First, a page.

The Andrew W. Mellon Foundation has issued a $4.2 million grant to Arizona State University to support the development of a collective model of mentorship centered on Indigenous knowledge and practices, establishing the Praxes of Indigenous Knowledge and Collective Mentorship project at the Center for Imagination in the Borderlands under the directorship of poet, 2020 National Book Award finalist and creative writing Associate Professor Natalie Diaz.
“Our goal is to build a foundation of knowledge for Indigenous artists and scholars that challenges institutional habits of disseminating that knowledge,” said Diaz, associate professor of English and the Maxine and Jonathan Marshall Chair in Modern and Contemporary Poetry. “The way mentorship occurs in our Indigenous communities is continual and across generations, in a relationship of reciprocity. This project will initiate a sustained conversation among Indigenous scholars from different regions, tribes, countries and generations. We want to move beyond the one-on-one mentorship model and return to a more collective imagining and creating.”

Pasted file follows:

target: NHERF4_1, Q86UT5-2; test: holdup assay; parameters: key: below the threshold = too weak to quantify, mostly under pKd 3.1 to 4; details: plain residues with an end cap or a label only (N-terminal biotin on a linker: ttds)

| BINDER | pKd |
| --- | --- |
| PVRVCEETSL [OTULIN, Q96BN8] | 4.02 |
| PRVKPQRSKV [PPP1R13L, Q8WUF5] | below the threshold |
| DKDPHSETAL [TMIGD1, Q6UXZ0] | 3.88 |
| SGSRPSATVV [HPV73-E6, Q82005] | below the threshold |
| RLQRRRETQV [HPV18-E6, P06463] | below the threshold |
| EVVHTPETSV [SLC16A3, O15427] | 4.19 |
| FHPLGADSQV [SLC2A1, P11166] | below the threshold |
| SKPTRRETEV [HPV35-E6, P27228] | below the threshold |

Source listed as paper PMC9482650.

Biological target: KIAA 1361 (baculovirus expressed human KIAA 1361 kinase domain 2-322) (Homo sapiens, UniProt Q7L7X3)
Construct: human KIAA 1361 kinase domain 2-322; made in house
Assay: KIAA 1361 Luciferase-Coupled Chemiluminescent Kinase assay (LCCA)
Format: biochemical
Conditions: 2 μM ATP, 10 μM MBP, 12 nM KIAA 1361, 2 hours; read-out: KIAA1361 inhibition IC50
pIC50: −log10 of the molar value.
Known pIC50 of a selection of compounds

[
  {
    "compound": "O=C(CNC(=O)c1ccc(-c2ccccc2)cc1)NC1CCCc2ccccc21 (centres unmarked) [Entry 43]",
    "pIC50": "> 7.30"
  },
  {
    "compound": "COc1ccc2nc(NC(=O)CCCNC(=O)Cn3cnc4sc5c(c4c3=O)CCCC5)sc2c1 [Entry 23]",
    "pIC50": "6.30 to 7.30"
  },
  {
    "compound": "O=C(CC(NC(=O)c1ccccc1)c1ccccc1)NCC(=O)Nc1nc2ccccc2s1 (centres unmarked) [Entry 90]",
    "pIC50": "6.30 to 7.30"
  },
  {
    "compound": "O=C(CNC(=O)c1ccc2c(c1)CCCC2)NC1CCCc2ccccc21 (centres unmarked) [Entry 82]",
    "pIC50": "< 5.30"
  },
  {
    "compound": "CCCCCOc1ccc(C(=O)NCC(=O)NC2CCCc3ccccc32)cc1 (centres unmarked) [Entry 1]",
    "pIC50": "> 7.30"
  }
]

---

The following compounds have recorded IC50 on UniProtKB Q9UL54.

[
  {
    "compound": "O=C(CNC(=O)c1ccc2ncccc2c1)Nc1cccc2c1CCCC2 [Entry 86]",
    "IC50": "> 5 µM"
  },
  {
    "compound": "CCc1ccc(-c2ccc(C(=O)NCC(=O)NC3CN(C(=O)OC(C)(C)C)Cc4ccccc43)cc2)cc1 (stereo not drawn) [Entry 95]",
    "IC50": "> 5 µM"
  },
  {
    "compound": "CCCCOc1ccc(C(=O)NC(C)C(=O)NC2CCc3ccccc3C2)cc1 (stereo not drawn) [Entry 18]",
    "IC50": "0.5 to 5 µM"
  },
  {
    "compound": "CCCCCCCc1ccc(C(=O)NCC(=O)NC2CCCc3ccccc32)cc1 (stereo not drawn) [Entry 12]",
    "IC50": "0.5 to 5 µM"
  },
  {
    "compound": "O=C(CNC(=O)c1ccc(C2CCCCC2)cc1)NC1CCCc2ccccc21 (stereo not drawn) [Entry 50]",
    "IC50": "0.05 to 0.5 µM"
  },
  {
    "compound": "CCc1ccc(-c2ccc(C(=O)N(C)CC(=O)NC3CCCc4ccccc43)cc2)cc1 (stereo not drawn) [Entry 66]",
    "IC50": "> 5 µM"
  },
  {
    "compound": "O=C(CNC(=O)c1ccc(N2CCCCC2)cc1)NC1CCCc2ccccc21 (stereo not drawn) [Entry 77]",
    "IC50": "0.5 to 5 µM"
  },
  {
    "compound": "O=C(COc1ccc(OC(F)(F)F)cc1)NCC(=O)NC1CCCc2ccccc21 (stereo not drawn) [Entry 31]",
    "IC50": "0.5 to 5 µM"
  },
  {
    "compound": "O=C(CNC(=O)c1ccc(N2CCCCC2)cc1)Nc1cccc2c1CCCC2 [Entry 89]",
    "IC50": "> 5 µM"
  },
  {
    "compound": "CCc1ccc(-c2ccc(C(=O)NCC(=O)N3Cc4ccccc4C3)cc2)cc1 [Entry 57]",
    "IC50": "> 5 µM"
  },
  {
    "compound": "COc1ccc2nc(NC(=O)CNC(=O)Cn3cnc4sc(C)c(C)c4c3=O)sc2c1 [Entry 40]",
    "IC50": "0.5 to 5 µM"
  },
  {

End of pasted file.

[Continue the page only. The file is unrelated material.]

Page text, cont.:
The program has a level of intentionality to generate the presence of more Indigenous peoples and ideas in decision-making capacities according to the program’s co-principal, distinguished sustainability scientist Bryan McKinley Jones Brayboy.
“Indigenous peoples are often invisible in academic institutions. We’re usually removed from the conversation until November when we celebrate Native American Heritage Month. Or when there is talk of Thanksgiving,” said Brayboy, who is a President’s Professor, director of the Center for Indian Education and ASU’s special adviser to the president on American Indian affairs. “This grant allows us to consider what kinds of structures we want to put in place to begin mentoring new generations of Indigenous scholars to make our presence more visible in every day settings and not just in November.”